Plastics manufacturing preserved at Marcus Hook plant under $15 million Corbett deal

    Sunoco may no longer turn crude oil into gasoline at its Marcus Hook plant, but plastics manufacturing will continue in Delaware County.

    The Corbett Administration has invested $15 million dollars to keep parts of the Sunoco refinery operating. The plant shut its doors earlier this year.

    The Braskem polypropylene plant sits right across the street from the Sunoco refinery in Marcus Hook. For years it used the refinery byproduct, propylene, to make nuggets of polypropylene, which gets turned into everything from plastic water bottles to credit cards.

    Dan Crawford has worked here at Braskem for decades. But when he heard word of the refinery shutdown, which put about 400 people out of work, he worried about his job too.

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    “It’s a good feeling to know I’m on the inside looking out instead of the outside looking in,” Crawford said. “And it’s very much hard times and I don’t want to be part of it.”

    The Brazilian company, Braskem, bought Sunoco’s polypropylene splitter and took over operation of that part of the Sunoco refinery. This is good news for Crawford and 118 of his fellow employees at the plant. Braskem will also hire 28 more employees. Pennsylvania Gov. Tom Corbett stood with Braskem executives at a press conference in Marcus Hook to applaud the move.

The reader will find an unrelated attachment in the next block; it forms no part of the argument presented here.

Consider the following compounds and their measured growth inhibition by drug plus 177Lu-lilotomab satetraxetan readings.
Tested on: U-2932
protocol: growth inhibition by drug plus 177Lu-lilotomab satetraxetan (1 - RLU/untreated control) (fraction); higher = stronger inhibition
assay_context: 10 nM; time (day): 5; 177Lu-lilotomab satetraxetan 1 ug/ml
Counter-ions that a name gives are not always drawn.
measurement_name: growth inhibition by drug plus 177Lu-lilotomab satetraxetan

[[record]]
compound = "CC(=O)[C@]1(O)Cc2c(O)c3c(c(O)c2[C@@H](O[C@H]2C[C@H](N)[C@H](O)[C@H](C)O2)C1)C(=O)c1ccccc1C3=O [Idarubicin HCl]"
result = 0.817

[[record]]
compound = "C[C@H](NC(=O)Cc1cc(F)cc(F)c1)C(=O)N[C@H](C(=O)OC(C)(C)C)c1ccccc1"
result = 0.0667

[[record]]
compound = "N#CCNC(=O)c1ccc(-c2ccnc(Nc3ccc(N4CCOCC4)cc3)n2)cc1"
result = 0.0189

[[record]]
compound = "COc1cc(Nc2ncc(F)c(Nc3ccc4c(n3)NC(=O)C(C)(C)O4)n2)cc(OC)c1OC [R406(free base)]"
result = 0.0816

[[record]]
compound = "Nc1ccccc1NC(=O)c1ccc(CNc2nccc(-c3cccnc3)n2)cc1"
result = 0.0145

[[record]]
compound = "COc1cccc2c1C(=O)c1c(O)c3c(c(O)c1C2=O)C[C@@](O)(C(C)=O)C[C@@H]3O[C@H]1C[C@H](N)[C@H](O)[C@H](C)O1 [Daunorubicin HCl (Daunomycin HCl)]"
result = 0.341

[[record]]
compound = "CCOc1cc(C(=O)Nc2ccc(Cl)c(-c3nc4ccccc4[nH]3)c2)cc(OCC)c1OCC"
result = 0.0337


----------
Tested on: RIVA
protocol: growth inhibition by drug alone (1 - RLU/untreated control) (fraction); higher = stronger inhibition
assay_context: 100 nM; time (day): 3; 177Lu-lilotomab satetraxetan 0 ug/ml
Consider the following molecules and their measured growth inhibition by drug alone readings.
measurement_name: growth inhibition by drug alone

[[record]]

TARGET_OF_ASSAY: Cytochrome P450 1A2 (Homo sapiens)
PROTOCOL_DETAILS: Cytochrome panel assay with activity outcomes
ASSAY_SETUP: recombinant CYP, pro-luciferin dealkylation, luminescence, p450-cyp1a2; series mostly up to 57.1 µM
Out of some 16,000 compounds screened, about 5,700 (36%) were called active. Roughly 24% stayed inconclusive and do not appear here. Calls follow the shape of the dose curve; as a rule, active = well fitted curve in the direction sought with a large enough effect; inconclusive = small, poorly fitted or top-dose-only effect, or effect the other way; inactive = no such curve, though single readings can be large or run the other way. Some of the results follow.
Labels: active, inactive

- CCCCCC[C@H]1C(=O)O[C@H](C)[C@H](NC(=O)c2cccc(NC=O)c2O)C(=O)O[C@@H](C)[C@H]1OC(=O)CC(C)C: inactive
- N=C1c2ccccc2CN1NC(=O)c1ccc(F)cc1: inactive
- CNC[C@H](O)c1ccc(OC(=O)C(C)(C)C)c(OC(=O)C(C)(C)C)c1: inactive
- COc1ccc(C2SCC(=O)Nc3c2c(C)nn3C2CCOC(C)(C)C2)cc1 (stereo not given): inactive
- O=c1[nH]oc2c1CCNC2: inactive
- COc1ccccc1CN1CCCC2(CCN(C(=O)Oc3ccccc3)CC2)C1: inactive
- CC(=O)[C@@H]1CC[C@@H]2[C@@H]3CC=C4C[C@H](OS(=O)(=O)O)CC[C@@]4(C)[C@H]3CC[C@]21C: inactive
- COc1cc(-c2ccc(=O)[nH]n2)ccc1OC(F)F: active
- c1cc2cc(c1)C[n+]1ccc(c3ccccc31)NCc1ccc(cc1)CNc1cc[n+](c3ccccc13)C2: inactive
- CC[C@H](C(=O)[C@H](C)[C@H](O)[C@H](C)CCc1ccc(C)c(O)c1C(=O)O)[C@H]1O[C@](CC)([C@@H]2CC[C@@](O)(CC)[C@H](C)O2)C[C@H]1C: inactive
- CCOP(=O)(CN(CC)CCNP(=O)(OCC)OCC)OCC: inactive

“Between here and the western part of the state, you are going to see in ten to 15 years in my opinion, Pennsylvania returning to being a manufacturing state,” Corbett said.

    Now, he said, the narrative is different. He said manufacturing is “coming back back not only to the country but it’s coming back to the state and that’s where we want to go.”

    The Corbett Administration says it is working hard to market other aspects of the shuttered refinery to natural gas processors and bring back the hundreds of jobs lost in southeast Pennsylvania. But those efforts will likely require some kind of grant or tax incentive from the state.

    State Rep. Margo Davidson, D-Delaware County, may have been one of the few Democrats at Corbett’s announcement.

    “The concern is: ‘Will we really get a return on our investment?’ And today, I’m here because we are retaining a good deal of jobs,” she said. “But I’m also concerned about public sector jobs in education and how all of these tax credits are effecting education in Pennsylvania.”

    The $15 million dollar state grant is contingent on job creation and infrastructure investment.

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